It would be pretty hard to get the low end of a bid range below $2/cwt. and I would have to think that this week's low bids would slow down the flow of sows a bit. Don't be surprised to see a low spike like we saw in 2002, but don't expect a recovery to $40 sow prices any time soon.

Click to view graphs.

Steve R. Meyer, Ph.D.
Paragon Economics, Inc.
e-mail: [email protected]

Pork Producer Groups Set Long-Term Lease

The National Pork Board and the National Pork Producers Council (NPPC) have agreed on a new, nearly 30-year lease that allows the Pork Board to remain in its Des Moines, IA, headquarters building until 2037.

The office building at 1776 NW 114th St. is owned by NPPC, and served as the organization’s headquarters until 2001, when a court-approved settlement ended NPPC’s role as general contractor for the pork checkoff program. The Pork Board has occupied the building since that time.

The building was constructed in 1979, mainly with contributions from thousands of pork producers from across the country.

“There is a strong emotional attachment between producers and this building,” says Lynn Harrison, Elk Mound, WI, pork producer and Pork Board president. “The way it was built – with individual contributions – represents the way we continue to work today. We bring producers and their resources together to accomplish things they couldn’t achieve on their own. The building is a powerful symbol of that philosophy.”

The Pork Board’s staff and board members discussed other options for their headquarters late last year as their lease on the building was expiring.

“It was clear almost immediately that pork producers want to keep the building in the family,” says Harrison. “This new lease, with the rent to be determined by third-party appraisals, assures that will happen.”

Hog Cycle: Misery Loves Company

The last time that the hog-corn price ratio was at 30 was the week of June 22, 2006. Omaha cash corn was $1.99/bu. and Iowa-southern Minnesota barrows and gilts sold at a base price of $84.02/cwt carcass or $62.18/cwt live.

I do not know what the cost of producing corn was in the 2005-06 crop year, but I would bet money that it was higher than $1.99/bu. Whomever sold corn that week at $1.99/bu. would not have been a happy camper if they had not used some effective risk management/price enhancement strategies or received government payments. In fact, they may have been downright angry had neither of those taken place.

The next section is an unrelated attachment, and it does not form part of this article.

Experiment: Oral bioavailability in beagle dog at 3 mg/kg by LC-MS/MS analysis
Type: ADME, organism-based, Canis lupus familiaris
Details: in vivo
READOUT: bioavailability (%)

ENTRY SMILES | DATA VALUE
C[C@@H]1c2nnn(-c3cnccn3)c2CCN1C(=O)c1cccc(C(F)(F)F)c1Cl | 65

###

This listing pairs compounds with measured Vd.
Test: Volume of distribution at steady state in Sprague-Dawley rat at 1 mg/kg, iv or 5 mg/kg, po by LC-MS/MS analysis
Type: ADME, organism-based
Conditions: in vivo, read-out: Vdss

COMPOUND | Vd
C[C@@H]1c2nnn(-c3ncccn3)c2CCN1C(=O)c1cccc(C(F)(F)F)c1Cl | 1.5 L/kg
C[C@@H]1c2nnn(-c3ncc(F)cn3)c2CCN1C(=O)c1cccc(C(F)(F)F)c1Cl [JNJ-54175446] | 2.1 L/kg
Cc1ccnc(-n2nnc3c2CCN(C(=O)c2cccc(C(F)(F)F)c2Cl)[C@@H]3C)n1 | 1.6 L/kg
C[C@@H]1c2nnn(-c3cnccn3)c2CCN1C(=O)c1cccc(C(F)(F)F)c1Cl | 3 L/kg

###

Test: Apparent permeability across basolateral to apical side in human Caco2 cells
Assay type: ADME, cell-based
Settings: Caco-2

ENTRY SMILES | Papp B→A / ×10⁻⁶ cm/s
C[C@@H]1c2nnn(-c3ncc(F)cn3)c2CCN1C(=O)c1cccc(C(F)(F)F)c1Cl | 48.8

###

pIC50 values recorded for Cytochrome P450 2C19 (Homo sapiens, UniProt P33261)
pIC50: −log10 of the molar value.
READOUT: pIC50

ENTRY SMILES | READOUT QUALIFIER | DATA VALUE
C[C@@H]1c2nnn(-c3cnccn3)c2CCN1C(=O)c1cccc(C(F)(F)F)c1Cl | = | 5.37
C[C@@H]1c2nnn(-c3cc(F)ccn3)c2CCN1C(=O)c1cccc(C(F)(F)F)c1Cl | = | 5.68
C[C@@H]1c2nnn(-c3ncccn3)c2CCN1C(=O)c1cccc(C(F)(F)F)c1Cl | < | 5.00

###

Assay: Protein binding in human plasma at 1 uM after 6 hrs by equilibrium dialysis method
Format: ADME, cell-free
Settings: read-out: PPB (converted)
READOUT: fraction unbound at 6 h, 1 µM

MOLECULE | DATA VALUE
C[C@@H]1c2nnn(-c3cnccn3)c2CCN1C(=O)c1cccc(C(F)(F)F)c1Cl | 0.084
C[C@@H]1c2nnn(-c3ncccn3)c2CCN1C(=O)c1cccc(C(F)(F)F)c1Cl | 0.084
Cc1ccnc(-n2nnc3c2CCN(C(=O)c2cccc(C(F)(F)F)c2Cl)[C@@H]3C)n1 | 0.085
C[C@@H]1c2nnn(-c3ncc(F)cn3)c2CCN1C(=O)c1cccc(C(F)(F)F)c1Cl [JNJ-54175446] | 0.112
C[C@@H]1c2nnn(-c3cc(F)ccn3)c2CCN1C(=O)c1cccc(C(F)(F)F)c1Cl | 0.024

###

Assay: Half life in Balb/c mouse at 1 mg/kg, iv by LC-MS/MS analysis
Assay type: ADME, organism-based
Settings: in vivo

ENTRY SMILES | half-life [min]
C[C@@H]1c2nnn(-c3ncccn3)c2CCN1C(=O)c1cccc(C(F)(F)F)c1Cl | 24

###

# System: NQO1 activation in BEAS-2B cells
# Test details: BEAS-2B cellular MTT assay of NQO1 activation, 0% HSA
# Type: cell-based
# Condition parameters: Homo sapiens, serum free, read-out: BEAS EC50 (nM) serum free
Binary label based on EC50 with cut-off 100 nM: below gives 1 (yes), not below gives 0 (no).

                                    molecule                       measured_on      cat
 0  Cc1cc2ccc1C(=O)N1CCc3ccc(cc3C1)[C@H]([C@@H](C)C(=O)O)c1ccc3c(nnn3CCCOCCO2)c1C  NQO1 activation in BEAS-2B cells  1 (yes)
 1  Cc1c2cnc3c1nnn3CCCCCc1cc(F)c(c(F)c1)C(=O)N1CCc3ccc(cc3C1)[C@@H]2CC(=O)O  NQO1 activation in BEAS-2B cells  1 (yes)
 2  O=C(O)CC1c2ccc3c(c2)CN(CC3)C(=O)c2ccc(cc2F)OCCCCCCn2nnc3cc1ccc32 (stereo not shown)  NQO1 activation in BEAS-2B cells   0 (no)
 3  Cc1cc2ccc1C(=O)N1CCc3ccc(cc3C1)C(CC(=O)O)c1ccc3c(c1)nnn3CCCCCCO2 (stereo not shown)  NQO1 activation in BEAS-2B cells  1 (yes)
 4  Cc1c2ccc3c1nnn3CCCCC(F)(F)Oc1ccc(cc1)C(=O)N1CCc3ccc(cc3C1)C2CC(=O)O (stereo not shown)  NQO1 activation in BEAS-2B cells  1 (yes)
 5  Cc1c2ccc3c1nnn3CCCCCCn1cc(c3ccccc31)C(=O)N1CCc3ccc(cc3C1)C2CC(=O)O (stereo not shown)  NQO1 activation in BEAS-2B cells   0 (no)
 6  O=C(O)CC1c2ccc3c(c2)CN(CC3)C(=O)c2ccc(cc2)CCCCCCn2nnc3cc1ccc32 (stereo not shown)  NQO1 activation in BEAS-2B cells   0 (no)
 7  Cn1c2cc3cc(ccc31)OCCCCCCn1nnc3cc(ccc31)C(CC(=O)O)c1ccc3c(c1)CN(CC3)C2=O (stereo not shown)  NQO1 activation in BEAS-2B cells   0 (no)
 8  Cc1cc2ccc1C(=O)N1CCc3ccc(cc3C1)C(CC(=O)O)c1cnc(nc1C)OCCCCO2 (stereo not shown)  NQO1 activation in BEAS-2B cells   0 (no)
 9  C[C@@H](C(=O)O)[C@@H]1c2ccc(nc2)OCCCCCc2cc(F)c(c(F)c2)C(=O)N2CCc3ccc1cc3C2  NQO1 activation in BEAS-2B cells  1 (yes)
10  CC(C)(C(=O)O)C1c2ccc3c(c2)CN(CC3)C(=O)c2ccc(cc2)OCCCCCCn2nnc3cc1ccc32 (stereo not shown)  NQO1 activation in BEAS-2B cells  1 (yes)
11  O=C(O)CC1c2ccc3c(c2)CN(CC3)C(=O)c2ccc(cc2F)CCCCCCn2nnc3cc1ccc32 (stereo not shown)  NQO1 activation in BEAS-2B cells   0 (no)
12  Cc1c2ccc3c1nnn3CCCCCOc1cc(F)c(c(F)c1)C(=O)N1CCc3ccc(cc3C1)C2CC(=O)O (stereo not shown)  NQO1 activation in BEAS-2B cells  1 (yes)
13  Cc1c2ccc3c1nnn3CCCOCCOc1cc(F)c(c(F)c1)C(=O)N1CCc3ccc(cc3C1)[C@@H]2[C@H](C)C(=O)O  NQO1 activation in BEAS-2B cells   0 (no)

The reason for this soliloquy is to pose this question: Would the corn seller have been any better off if the hog producers that week decided to sell the hogs for 10% less? Would the hog producers have been better or worse off? How would that action, altruistic as it may have been, have affected hog producers' future abilities to buy corn?

It's that time in the hog cycle again when hog producers are asking packers and retailers to do just what I have described: Cut their selling prices. And about the only good reason I can come up with for that desire is that misery loves company. Let's think this through.

The reason that any seller reduces his/her price is to sell more of a product. That desire may be driven by shelves or warehouses full of surplus product or by a desire to increase profits, but whatever the reason, the goal is the same: Increase the number of units sold.

If the demand for the product in question is elastic, then the number of units sold will increase by a larger percentage than the price is decreased and the seller's total revenue will rise. If the demand is inelastic (such as the demand for pork!), the seller's revenues will fall -- but he/she may be willing to do that to empty the shelves or warehouse, or to attract customers who may buy other items on which the seller can make a profit.

Slashing Retail Prices Wouldn't Boost Sales
Would cutting retail pork prices now help move more product? Absolutely. Consumers will buy more at a lower price. But we need to ask ourselves whether product movement has really been a problem. Unfortunately, November is the most recent month for which we have the data to answer that question since domestic pork disappearance is a function of stocks, production, exports and imports.